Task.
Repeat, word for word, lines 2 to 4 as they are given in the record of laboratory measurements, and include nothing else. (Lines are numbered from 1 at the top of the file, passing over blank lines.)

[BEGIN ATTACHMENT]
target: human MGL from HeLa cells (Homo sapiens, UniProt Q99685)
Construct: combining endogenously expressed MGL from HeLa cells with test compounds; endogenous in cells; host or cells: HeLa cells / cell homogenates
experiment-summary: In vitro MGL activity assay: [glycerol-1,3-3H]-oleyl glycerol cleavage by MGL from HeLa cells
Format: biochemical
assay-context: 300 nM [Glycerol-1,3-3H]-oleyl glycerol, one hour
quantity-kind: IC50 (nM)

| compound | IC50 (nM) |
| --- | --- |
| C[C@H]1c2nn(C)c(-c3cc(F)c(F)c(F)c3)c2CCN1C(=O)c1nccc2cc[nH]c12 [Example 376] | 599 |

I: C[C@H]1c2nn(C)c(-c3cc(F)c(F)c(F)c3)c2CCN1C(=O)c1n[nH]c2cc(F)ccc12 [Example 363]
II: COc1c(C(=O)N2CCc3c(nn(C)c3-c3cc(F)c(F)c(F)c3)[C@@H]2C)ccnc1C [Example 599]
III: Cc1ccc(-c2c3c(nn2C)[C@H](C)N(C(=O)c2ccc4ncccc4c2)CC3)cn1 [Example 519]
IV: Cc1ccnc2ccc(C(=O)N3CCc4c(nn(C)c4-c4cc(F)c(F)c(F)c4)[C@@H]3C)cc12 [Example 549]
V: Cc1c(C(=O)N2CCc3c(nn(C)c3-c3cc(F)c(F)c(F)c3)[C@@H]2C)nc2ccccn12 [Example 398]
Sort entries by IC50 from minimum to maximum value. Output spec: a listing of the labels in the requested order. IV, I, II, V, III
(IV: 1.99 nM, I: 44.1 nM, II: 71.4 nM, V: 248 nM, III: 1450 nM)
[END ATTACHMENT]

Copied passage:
Construct: combining endogenously expressed MGL from HeLa cells with test compounds; endogenous in cells; host or cells: HeLa cells / cell homogenates
experiment-summary: In vitro MGL activity assay: [glycerol-1,3-3H]-oleyl glycerol cleavage by MGL from HeLa cells
Format: biochemical